TLC Turns Republican Presidential Debates into Hit Reality Series

HOLLYWOOD – Look out, Snooki! Here come Newt and Mitt! Watch your back, Simon Cowell! The “TX-Factor” is right behind you!

While television network executives grapple with the generally weak ratings for their new fall lineup – a mostly tepid rehash of formulaic reality shows, sitcoms and police procedurals – the season’s one breakout hit has caught the TV industry completely by surprise with its unique and unprecedented combination of unscripted reality, riotous comedy, blood-thirsty horror and nail-biting suspense.

“They’re running…AND SO SHOULD YOU!” is the promotional catchphrase for what has quickly become the must-see show of the fall 2011 season. Officially entitled “The Republican Presidential Debates” but now more commonly referred to as just “RPD” by its growing legion of rabid fans, the show has already made household names of its plucked-from-near-obscurity stars: Mitt, Rick P., Michele, Newt, Ron, Herman, Jon, Rick S. and Gary.

Offering a compelling mix of reality and fantasy, comedy and tragedy, verbal pratfalls, jaw-dropping misstatements and heated trash-talking – not only about the President of the United States but also about each other – “RFD” is now the number one subject of office water cooler talk on the day following each episode.

“We haven’t talked about a show this much at work ever since Lost ended,” said Lori Enders, an office manager for a medical equipment wholesaler. “And, just as we used to be obsessed with whether Ben, the leader of The Others, was good or evil, now we’re asking the same question about Mitt. I mean, on the one hand, yes, he does look like one of those rich, handsome villains on ‘Colombo’, but then again, whenever he’s standing next to Rick P., it makes me think, well, at least Mitt doesn’t look like a serial killer.”

“I loved it when Rick P. told Mitt that he must not have a heart if he was against letting the children of illegal aliens pay lower in-state university tuition fees,” said self-proclaimed “RFD fanatic” Chris O’Dell. “It’s like, wow, when a guy who has overseen the execution of 234 prisoners says you have no heart, then you’ve really got to be one cold motherf**ker, right?”

“My favorite is Michele,” said LeeAnne Henderson, a high school student. “She’s so pretty, and I was so sorry for her when she explained that the reason she’s mentally retarded is because some woman in the audience injected her with some government anti-STD vaccine. I’m sure as heck not going to get a vaccination like that and risk giving cancer to one of my many boyfriends when we’re having unprotected sex. Now, every time Michele speaks, I’m always yelling at the screen, ‘You go, girl! Show ‘em what a mentally disabled person can do!’”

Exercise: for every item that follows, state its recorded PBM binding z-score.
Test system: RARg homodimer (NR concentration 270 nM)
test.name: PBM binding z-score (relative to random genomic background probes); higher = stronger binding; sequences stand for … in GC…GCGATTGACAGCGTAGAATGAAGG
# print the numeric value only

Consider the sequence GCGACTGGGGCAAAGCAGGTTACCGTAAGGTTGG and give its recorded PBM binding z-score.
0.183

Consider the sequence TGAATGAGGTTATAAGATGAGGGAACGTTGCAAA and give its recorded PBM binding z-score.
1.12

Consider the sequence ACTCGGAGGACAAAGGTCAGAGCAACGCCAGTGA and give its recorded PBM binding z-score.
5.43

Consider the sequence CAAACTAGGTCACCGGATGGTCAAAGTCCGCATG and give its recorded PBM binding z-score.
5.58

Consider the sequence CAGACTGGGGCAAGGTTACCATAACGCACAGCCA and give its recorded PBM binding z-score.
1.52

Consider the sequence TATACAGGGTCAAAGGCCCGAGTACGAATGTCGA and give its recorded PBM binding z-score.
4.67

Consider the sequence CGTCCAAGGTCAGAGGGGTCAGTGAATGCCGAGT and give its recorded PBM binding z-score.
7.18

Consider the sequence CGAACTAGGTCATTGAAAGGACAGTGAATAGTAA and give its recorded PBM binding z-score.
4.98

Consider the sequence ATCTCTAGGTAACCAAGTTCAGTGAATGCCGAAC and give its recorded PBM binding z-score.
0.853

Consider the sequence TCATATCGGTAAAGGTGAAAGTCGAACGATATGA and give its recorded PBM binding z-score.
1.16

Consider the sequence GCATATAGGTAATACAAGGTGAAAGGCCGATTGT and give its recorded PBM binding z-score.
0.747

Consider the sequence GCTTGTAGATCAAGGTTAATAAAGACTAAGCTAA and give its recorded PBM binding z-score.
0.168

But, all fans agree that the real stars of “RPD” are the members of its studio audiences, who succeed in transforming the show from a mere political debate into something more closely resembling a gladiatorial blood-fest at the Roman Coliseum.

“When the audience cheered for letting that hypothetical uninsured 30-year-old sick man die, or when they booed that gay soldier in Iraq who’s putting his life on the line for us, I was like, whoa, this is the most terrifying show in the history of television!” said Earl Patterson, an unemployed auto mechanic. “Really. Those people make the flesh-eating zombies on ‘The Walking Dead’ or the ravenous vampires on ‘True Blood’ look like a bunch of pussies.”

“They also make me realize how much I miss ‘The Jerry Springer Show’,” Patterson noted.

Finally, “RPD” has broken even more new ground by airing each of its episodes on a different television network. So far, the show’s ratings beneficiaries have been Fox, CNN and NBC. But there’s no doubt that the other networks, enviously observing the success of “RPD”, will be hurrying to produce their own knock-off versions of the show.

Fox itself is already rumored to be in development of its own exclusive series, which builds on the existing “RPD” format with exciting additions such as the live execution of a convicted felon and a competition in which audience members submit their most virulent epithets for President Obama in order to vie for the chance to disconnect a terminally ill patient’s Medicaid-funded life support.

Meanwhile, the best news for viewers is that the 2012 U.S. presidential election is still more than a year away. So, stay tuned!

Author: Steve Fisher

Steve Fisher is an American writer living in Prague, Czech Republic. Visit:

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